His manner and instincts are those of the teacher, as well they may be. since his entire career, up to the time of his acceptance of the Agriculture portfolio from Premier Taschereau in 1930, had been devoted to teaching, first among the farmers of L'Islet county, then at L’Ecole d’Agriculture at Ste. Anne de la Pocatiere. in the tidewater country where he had his own beginnings. For that role he had fitted himself not only at Ste. Anne, but at New England’s Amherst College and L’Université de Montréal. To modernize Quebec farming methods has been the driving ambition of his life. His urgent desire to improve the fanner’s lot, not by spoon-feeding but by bringing him to regard agriculture as a machine-age industry in its own right, led him to contest rural L’Islet in 1929, to enter the cabinet a year later. Today, as Prime Minister, he still holds portfolio as Minister of Agriculture, devotes hours of every working day to supervising his department, working on the problem of switching Jean Baptiste from ox-cart to tractor in one jump. As and when he can find a few brief hours for repose and relaxation he makes posthaste for his own rolling farmlands at Frelighsburg in the heart of the verdant Eastern Townships.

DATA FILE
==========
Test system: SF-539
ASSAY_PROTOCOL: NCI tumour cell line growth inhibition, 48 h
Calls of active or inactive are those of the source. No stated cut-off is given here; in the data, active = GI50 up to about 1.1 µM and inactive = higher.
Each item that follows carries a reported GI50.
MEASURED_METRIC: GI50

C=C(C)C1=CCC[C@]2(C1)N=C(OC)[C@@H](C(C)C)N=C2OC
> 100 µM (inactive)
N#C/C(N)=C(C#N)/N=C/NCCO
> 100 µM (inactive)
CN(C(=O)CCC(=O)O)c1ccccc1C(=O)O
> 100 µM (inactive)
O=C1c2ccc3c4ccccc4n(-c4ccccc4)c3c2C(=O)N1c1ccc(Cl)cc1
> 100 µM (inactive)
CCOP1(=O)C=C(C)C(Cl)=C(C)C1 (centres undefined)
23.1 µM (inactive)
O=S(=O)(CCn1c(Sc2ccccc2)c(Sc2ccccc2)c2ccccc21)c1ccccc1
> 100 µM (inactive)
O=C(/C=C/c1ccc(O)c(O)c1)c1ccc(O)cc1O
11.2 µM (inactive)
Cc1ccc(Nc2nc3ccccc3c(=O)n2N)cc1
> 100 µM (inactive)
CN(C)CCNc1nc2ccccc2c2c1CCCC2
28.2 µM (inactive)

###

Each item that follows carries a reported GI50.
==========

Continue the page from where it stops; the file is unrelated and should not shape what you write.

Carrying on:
The cornerstone of this man Godbout is his sincerity. Like few followers of the political trades he is intellectually honest, no hedger, no master of compromise. Hence the women’s franchise. He is a man of indomitable determination and courage. Hence his acts of surgery upon the ailing financial anatomies of the province and Canada’s greatest city. Yet despite Votesfor-Women, his projected Reform of Education and suchlike goings-on, he is no showman, no impresario of innovation, no hurler of noisy but dud thunderbolts. but a conservatively-spoken man; which probably explains why he is Quebec’s Prime Minister. La Vielle Province had just enjoyed three years of the finest rhetoric ever to flow between these two oceans, but it cost a lot of money. And then there was that strange new word; Participation. Voila !